Sunday, November 18, 2012

What Mormon's Really Believe: Did a 15 Year-Old Boy Really See God?

In 1820 a young man of 15 years old found himself confused. 

"There was in the place where we lived an unusual excitement on the subject of religion. It commenced with the Methodists, but soon became general among all the sects in that region of country. Indeed, the whole district of country seemed affected by it, and great multitudes united themselves to the different religious parties, which created no small stir and division amongst the people, some crying, 'Lo, here!" and "Lo, there!" Some were contending for the Methodist faith, some fr the Presbyterian, and some for the Baptist.

"For, notwithstanding the great love which the converts to these different faith expressed at the time of their conversion, and the great zeal manifested by the respective clergy, who were active in getting up and promoting this extraordinary scene of religious feeling, in order to have everybody converted, as they were pleased to call it, let them join what sect they pleased; yet when the converts began to file off, some to one party and some to another, it was seen that the seemingly good feelings of both the priests and the converts were more pretended than real; for a scene of great confusion and bad feeling ensued - priest contending against priest - and convert against convert; so that all their good feelings one for another, if they ever had any, were entirely lost in a strife of words and a contest about opinions."

Though four members of his family opted to join the Presbyterian faith, this young man was more inclined associate with the Methodist sect, but even this did not bring him much peace.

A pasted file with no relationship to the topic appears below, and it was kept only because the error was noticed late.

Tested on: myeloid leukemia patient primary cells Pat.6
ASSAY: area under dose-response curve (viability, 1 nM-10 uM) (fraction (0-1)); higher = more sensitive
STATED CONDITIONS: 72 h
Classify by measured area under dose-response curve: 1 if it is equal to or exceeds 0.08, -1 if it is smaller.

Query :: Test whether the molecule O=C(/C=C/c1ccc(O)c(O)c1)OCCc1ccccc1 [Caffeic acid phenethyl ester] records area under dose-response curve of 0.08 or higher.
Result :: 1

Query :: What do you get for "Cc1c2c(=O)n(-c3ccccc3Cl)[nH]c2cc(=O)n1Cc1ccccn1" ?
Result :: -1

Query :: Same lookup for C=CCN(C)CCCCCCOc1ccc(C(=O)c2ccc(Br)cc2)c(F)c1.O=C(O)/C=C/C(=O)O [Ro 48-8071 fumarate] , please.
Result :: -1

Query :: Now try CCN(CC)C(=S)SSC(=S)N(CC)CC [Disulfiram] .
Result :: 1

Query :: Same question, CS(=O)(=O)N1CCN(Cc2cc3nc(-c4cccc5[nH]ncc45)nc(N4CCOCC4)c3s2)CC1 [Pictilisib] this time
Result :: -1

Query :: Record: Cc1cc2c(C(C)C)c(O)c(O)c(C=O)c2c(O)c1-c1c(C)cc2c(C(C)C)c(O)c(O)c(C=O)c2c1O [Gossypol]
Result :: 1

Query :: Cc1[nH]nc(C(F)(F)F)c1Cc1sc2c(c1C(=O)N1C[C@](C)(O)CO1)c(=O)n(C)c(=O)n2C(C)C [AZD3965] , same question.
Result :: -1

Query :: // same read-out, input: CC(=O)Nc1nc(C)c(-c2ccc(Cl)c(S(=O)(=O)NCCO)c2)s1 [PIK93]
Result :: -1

"My mind at times was greatly excited, the cry and tumult were so great and incessant. The Presbyterians were most decided against the Baptists and Methodists, and used all the powers of both reason and sophistry to prove their errors, or, at least, to make the people think they were in error. On the other hand, the Baptists and Methodists in their turn were equally zealous in endeavoring to establish their own tenets and disprove all others.

"In the midst of this war of words and tumult of opinions, I often said to myself: What is to be done? Who of all these parties are right; or, are they all wrong together? If any one of them be right, which is it, and how shall I know it?"

This young man had been raised on the words of the Bible, and turned to them repeatedly for answers. One day he read in James, chapter one, verse five: If any of you lack wisdom, let him ask of God, that giveth to all men liberally, and upbraideth not; and it shall be given him.

"Never did any passage of scripture come with more power to the heart of man than this did at this time to mine. It seemed to enter with great force into every feeling of my heart. I reflected on it again and again, knowing that if any person needed wisdom from God, I did; for how to act I did not know, and unless I could get more wisdom than I then had, I would never know; for the teachers of religion of the different sects understood the same passages of scripture so differently as to destroy all confidence in settling the question by an appeal to the Bible."

After much studying, pondering, and prayer, the young man at last decided it was time to ask of God, as was encouraged in the scripture that so touched his heart. Little did he know what was to follow.

"I retired to the woods to make the attempt. It was on the morning of a beautiful, clear day, early in the spring of eighteen hundred and twenty. It was the first time in my life that I had made such an attempt, for amidst all my anxieties I had never as yet made the attempt to pray vocally.